Media Release                                                                                                 15 July 2019 


The announcement of a new personal injury discount rate of minus 0.25% is a surprising and disappointing outcome for insurers, the International Underwriting Association has stated.

Dave Matcham, IUA chief executive, said: “The new methodology for calculating the personal injury discount rate promised to introduce a much fairer and more realistic assessment of investment strategies. This was widely expected to result in a figure of between zero and 1%, which indeed, was the indication given by former Lord Chancellor David Lidington in a statement to the House of Commons in September 2017, when the process of reform began.

“We have always supported a rate which fairly reflects the ‘100% compensation principle’, ensuring claimants are put in neither a lesser or more advantageous position than any ordinarily prudent investor favouring a low-risk investment approach. The Government’s statement today, however, indicates that a rate of minus 0.25% leaves a claimant twice as likely to be over-compensated than under-compensated.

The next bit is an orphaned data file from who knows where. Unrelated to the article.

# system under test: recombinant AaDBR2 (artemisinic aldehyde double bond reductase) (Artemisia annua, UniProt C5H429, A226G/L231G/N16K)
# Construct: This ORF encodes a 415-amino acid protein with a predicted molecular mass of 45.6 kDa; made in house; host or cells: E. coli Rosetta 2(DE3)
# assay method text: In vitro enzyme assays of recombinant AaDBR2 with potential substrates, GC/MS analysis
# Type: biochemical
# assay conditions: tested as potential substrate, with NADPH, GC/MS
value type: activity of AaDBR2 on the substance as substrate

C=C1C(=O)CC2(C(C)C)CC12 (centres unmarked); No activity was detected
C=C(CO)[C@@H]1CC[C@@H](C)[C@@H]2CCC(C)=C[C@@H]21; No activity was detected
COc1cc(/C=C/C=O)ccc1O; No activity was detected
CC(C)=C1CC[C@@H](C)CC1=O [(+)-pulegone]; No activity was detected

“The likely effect will be to drive up the cost of insurance for policyholders across the market.”


Scott Farley                                                                                         
Director of Communications                                                                 
International Underwriting Association                         
Tel: 0207 617 4449
Mobile: 07921 699 218                                                            

Notes to Editors:

About the IUA
The International Underwriting Association of London (IUA) represents international and wholesale insurance and reinsurance companies operating in or through London. It exists to promote and enhance the business environment for its members.
The IUA’s London Company Market Statistics Report shows that overall premium income for the company market in 2017 was £26.314bn. Gross premium written in London totalled £18.331bn while a further £7.984bn was identified as written in other locations but overseen by London operations.